The problem with the arguments made here is that they not only ignore the details of Warren’s plan to transition towards full Medicare-for-All, but it demonstrates that Sanders and his supporters naively expect the sheer willpower of their vocal activism led by a President Sanders in order to ram the health care reforms through. Activism is indeed essential to pushing any public policy through, but activism (especially online crusades) cannot be the sole tool at their disposal to pass such landmark legislation. Legislating and being a policy-maker involves being able to thoroughly explain the implementation and funding of the said policy beyond what-aboutisms and how much people will save (aggregate savings does not equate to budget costs). Shooting down other progressives by condemning them as “closet corporatists” who have differing plans on implementing Medicare-for-All is certainly not a good way to build coalitions needed to pass your legislation. It’s certainly not a good way to bring Warren supporters into the fold.
I personally believe that this is when things began to falter for the Warren campaign. By being bogged down by moderates on how she would pay for Medicare-for-All and by being lambasted by Bernie supporters as being “too moderate” and a “backtrack”, it distracted from what she ran on in the first place-for big structural change within the institutions of government against corruption and crony capitalism- a platform which would have excited the base. As The Atlantic said, she was punished for her competence. Meanwhile, Sanders’ plan for Medicare-for-All is scarce on the depth of details that Warren’s plan has, hence the resentment among her supporters.
The Toxicity of His Supporters
This leads to the next issue regarding the toxic behavior of some vocal Bernie supporters on social media, which has been an issue since the 2016 campaign. Remember when I mentioned that I was a supporter of his in 2016 until the convention? In the months leading up to the convention, I had become increasingly disillusioned with the fellowship of his supporters after witnessing some of the vile and sometimes sexist commentary about Secretary Hillary Clinton in various pro-Bernie Facebook groups and Twitter circles. These comments included but were not limited to calling her a “bitch”, a “shrill c*nt”, and other comments. There were, of course, serious issues about Clinton to criticize for, but a lot of the criticism became irrational and vicious ad hominem attacks beyond policy disagreements. Now, there have been similar instances of this behavior towards Senator Warren, towards staffers, towards her supporters (like the Working Families Party after their endorsement towards Warren), and towards those who disagree with them. For example, after the Culinary Union criticized Sanders’ health care plan, two top officials who were women of color received a barrage of sexist and racist comments towards them and had personal information including addresses shared online.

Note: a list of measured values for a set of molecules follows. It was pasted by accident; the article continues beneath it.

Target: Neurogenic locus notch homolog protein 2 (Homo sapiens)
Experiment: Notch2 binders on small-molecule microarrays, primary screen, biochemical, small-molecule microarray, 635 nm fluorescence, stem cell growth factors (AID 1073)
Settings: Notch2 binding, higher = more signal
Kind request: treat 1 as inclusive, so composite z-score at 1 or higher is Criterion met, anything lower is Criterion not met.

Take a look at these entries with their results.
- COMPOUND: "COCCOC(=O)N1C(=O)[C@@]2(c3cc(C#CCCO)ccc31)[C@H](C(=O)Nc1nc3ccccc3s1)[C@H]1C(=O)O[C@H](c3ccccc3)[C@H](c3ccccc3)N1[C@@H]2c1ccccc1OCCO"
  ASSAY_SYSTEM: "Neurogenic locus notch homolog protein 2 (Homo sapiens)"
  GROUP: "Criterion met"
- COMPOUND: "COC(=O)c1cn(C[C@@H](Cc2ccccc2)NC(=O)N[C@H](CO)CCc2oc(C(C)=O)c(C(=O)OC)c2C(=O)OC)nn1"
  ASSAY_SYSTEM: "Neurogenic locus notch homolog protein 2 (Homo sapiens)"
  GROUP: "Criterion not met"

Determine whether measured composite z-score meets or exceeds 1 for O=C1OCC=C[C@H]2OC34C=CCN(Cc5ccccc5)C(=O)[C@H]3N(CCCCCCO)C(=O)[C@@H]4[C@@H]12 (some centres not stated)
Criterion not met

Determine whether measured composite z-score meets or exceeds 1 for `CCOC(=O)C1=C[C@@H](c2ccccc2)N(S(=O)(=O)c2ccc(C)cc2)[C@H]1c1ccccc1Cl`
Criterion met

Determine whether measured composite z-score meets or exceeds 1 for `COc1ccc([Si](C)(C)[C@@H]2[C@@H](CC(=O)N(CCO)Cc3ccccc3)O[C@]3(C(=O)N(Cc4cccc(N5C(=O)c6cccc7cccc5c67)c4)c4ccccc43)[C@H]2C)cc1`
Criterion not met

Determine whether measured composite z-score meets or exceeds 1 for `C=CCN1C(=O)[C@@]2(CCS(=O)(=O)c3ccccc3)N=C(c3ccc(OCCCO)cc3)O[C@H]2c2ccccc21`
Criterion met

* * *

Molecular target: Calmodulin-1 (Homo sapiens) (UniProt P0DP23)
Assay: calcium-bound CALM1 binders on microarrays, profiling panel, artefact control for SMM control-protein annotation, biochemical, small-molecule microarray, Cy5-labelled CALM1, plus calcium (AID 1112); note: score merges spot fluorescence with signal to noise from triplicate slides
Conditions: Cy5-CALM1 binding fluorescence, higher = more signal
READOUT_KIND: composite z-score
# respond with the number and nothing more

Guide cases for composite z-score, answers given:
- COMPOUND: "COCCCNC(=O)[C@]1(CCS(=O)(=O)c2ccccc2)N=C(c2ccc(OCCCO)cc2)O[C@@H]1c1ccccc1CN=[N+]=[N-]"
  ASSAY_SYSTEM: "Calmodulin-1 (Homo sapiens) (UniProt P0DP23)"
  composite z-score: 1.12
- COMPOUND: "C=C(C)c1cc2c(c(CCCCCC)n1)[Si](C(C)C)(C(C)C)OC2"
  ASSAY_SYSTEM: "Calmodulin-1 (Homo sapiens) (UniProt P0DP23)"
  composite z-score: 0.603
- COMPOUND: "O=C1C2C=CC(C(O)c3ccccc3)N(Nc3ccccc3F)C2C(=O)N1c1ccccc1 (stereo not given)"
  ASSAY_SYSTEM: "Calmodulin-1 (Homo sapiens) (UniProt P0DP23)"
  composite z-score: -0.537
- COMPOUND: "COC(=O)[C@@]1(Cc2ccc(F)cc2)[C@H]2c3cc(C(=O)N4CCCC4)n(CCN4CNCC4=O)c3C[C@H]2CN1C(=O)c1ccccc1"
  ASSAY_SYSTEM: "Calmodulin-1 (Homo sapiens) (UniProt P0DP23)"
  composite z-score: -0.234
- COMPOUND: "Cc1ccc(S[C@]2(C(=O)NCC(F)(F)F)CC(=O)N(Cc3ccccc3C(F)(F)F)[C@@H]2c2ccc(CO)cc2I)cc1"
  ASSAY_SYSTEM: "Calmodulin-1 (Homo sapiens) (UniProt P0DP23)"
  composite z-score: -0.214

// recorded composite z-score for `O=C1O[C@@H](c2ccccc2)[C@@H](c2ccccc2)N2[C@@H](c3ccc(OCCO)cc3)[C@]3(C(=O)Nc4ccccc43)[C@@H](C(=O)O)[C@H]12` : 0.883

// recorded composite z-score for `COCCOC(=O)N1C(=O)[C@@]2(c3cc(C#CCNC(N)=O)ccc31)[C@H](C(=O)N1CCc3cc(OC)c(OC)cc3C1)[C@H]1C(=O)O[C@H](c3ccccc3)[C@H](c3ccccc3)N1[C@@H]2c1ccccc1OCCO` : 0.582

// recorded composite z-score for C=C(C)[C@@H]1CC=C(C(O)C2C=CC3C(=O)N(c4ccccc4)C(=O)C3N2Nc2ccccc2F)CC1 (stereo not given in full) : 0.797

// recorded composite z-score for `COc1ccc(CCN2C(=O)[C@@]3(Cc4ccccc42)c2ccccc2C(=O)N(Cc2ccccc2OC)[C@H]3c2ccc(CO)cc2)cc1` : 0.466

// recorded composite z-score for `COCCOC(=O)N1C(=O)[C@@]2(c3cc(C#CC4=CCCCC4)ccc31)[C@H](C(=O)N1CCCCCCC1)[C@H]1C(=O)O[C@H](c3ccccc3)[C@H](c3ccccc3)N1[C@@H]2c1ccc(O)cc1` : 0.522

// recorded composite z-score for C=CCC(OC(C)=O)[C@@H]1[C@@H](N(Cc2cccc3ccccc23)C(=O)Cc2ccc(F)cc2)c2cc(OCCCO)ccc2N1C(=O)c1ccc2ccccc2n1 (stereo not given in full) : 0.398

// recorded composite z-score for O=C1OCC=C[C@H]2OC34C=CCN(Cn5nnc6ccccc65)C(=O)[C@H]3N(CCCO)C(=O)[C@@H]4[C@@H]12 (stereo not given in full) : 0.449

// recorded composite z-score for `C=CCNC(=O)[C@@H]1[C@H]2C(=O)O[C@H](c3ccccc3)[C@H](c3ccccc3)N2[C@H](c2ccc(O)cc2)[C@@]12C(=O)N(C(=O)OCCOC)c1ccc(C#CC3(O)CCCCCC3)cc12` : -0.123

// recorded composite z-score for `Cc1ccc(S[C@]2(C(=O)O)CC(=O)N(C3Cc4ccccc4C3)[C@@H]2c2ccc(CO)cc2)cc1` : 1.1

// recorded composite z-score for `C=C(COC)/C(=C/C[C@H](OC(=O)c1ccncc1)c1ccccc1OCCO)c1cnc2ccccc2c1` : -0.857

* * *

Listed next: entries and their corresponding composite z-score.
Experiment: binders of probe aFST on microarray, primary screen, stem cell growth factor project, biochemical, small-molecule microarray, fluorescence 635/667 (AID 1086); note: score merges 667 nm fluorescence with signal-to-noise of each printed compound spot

To Senator Sanders’ credit, he did condemn the behavior, stating that those “making personal attacks against anybody else in my name is not part of our movement”.
While Bernie supporters do not have the monopoly of toxicity among candidates and their supporters, they do make up a good number of those on Twitter with active presence with a large number of tweets, which leads people to perceive many of them as toxic. The campaign itself could certainly do more to simmer down the toxicity by following Warren’s advice on the problem, perhaps with their online staff presence even following former Warren staffers’ lead during the campaign to direct message fellow Warren supporters to simmer down when they get too spicy in their tweets.
A lot of Bernie supporters, including those I know, will scoff and dismiss this concern as “civility politics over a snake emoji” and “civility patrolling” (and will probably respond angrily to the arguments made here), but when it crosses the lines of doxxing, misconstruing policy, and making cheap and sexist shots, it reminds a lot of people who dislike politics over vitriol behavior why they don’t want to engage in anything political. By engaging in similar tactics as Trump’s supporters, it distracts from the policies and message of compassion that Senator Sanders encourages. As John Legend said, they’re doing quite a disservice to the candidate. It draws a stark contrast between the nonfeasance of the Sanders campaign on the toxicity from some vocal supporters and surrogates versus the higher ground of the Warren campaign to discourage staffers and supporters from being vicious and toxic online.
On the 11th of January, Politico reported a script through the Bernie campaign that depicted Warren supporters as “highly-educated, more affluent people who are going to show up and vote Democratic no matter what” and states that “she’s bringing no new bases into the Democratic Party”. This demonstrated an increasingly divided pact of nonaggression, and those of us who support Warren who did not fit that description were absolutely livid.